Admittedly, we can only guess at what originally drove Loren, but there is an indicator in ‘Say you stole a time machine […]’, which suggests to me that he plunged into his trip without thinking it through at all. I think Rich Horton is right to suggest that ‘Loren’s rather shallow appreciation of 1984 is part of the point’; on the other hand, I still don’t think the issue is fully explored, and clearly it’s not a point Andrea has grasped when she decides to go back in time. I don’t see Andrea’s choice as a liberation (Matt H), but neither do I see it as a kind of capitulation (Niall). To be honest, I think she’s just too stupid to have figured out what’s been going on, and is taking her turn at snatching at the pretty trinket of nostalgia.

  24. Abigail:

    it feels more like Bangs imposing his own tastes on the character.

    Of course, we don’t know how old Bangs is. He could be young enough that he doesn’t remember 1984 — or at least the bits of it that his character idolizes — personally.


    I think five years of Thomas Dolby has maybe demonstrated that nostalgia is something to be encountered, not lived full on.

    I do think this is both in the story, and the most interesting aspect of the story; but as you say, underdeveloped. One question I keep turning over in my head is: what would the story have been like if Loren was the narrator? Part of me thinks it would have been a clearer expression of the things we’re poking at here; part of me thinks the things we’re poking at here, though part of the story, were not ever intended to be its focus, such that what was really needed was a narrator with more vigour.

  25. Picking up on Abigail’s questioning a twenty-something born in 2008 having such strong associations with, say Michael Jackson or Mel Gibson, this doesn’t actually surprise me so much. I’ve had conversations with twenty-somethings who’ve discovered people like Crosby, Stills, Young and Nash or James Taylor, or Black Sabbath (one of my student colleagues this year), things that perhaps seem a bit old hat to me, and the excitement is palpable. I could see them wanting to go back in time to be in the moment, rather as one might want to see, say, the first night of The Rite of Spring, or go back to see the Carter Family performing. I can get the idea that someone might be that engaged about Mel Gibson or Michael Jackson in the future.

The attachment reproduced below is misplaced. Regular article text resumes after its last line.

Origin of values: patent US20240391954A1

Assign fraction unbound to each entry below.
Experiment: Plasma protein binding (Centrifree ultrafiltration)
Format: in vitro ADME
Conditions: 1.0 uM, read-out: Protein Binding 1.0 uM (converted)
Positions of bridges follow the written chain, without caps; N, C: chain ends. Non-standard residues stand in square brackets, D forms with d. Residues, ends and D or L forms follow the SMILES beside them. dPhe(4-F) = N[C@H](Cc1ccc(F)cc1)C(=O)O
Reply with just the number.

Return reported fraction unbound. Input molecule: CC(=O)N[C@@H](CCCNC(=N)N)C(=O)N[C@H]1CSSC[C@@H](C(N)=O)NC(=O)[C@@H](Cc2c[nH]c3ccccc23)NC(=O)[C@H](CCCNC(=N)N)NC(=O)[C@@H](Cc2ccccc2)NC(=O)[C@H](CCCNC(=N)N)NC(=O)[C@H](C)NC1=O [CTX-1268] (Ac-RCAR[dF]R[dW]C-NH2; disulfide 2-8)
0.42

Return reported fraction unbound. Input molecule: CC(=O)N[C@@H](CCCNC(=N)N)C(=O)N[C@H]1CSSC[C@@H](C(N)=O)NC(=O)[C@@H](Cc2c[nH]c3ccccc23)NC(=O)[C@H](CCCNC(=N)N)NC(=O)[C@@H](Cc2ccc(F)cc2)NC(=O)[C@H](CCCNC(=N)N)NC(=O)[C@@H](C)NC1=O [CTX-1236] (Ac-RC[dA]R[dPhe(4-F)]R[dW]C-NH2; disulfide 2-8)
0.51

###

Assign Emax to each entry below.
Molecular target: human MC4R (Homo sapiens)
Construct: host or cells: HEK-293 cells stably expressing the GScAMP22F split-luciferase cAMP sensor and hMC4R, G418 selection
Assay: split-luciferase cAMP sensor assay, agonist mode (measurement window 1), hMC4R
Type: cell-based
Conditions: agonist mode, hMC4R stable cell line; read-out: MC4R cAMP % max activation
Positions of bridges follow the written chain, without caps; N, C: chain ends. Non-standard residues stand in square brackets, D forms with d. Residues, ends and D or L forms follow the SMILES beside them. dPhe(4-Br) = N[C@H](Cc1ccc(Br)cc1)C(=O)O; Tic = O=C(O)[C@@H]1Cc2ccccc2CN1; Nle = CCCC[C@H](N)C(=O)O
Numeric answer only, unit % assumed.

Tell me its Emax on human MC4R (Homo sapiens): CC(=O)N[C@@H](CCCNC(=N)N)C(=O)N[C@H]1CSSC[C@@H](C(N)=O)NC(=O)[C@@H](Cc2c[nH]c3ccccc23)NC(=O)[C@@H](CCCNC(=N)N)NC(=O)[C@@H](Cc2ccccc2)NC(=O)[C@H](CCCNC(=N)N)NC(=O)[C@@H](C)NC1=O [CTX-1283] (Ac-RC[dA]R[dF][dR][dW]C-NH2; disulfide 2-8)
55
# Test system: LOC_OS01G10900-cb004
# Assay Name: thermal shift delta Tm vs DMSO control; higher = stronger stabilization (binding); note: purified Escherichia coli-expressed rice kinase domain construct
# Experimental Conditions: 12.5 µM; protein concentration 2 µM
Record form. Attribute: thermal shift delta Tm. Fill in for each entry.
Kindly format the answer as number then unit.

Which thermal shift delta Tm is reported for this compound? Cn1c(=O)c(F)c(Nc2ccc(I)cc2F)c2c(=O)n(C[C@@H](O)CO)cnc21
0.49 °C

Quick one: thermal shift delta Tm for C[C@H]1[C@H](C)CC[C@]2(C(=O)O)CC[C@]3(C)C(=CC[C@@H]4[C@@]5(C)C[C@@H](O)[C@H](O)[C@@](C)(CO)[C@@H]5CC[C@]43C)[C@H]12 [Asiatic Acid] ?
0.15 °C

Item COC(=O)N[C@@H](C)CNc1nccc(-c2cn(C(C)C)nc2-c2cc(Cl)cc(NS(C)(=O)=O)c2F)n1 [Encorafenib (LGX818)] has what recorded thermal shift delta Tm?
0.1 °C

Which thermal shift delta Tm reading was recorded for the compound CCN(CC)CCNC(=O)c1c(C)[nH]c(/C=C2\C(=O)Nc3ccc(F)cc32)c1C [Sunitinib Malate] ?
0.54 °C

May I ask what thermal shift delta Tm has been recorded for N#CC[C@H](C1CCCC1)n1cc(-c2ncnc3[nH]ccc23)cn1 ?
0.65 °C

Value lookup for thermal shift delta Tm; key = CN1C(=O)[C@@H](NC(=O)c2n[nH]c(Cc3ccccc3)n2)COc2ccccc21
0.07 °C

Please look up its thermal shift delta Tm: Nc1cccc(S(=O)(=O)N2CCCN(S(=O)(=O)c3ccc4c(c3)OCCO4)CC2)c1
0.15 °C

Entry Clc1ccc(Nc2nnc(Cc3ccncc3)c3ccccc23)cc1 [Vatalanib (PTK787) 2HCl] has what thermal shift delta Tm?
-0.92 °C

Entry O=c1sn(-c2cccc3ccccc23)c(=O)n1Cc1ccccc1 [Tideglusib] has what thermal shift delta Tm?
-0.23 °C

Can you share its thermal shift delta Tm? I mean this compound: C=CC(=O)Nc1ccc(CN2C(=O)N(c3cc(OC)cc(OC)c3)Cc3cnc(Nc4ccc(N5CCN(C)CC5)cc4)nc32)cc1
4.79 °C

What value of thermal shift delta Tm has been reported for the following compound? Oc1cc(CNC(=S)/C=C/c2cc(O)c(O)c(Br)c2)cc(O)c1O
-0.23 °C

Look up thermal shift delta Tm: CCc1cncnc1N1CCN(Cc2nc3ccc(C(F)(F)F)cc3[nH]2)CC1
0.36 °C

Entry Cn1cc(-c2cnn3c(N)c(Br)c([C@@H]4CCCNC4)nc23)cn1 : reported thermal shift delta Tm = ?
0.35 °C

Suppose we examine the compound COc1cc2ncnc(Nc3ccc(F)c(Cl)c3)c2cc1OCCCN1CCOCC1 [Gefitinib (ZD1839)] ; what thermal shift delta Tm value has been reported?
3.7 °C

(And I can even get the going back … it’s Bangs’ failure to really do anything with it that still irks me.)

  26. Maureen: I see a problem even if both characters are that incredibly shallow. Well, for one thing there’s the question of what the point of the narrative is, but beyond that this doesn’t seem a scenario that would appeal to people that shallow. Loren trades away internet, modern electronic conveniences plus whatever might have been developed in the future for the sake of reliving a specific cultural thing over and over. That seems more obsessive and less rationally the type of personality you’re describing.

    The Time Traveler’s Wife is a natural point of comparison, but I’m also reminded of Robert Charles Wilson’s Bridge of Years, in which the male protagonist took advantage of an opening to go back several decades. Except there what attracted him was more credible than specific music (a desire to live in a world with security, assurance of no nuclear war in that period, etc) and the female from the past pointed out how crazy and counterproductive that was.

  27. Niall, you’ve just picked up on something I was thinking about this morning; the story’s narrative viewpoint, though I was originally thinking about Adam’s comments (and yes, Adam, the pumpkin of curiosity – oh dear). Actually, what I was thinking about was the ‘sequin-scaled scarecrow’, which I don’t dislike as an image, but it doesn’t seem to me to be something she’d say, so where does it come from?

    Which in turn sent me back to story #1 and the old question: if this is Andrea’s story, who is she telling it to? And why? If she’s off to 1960-something and has no attachments, why does she suddenly feel a need to leave some sort of record? But assuming she has chosen to, then I could buy the kind of overwriting shown here, because I see enough of it in the day job. On the other hand, I suspect I am actually cutting Bangs far too much slack by suggesting it’s intentional as it’s not consistent.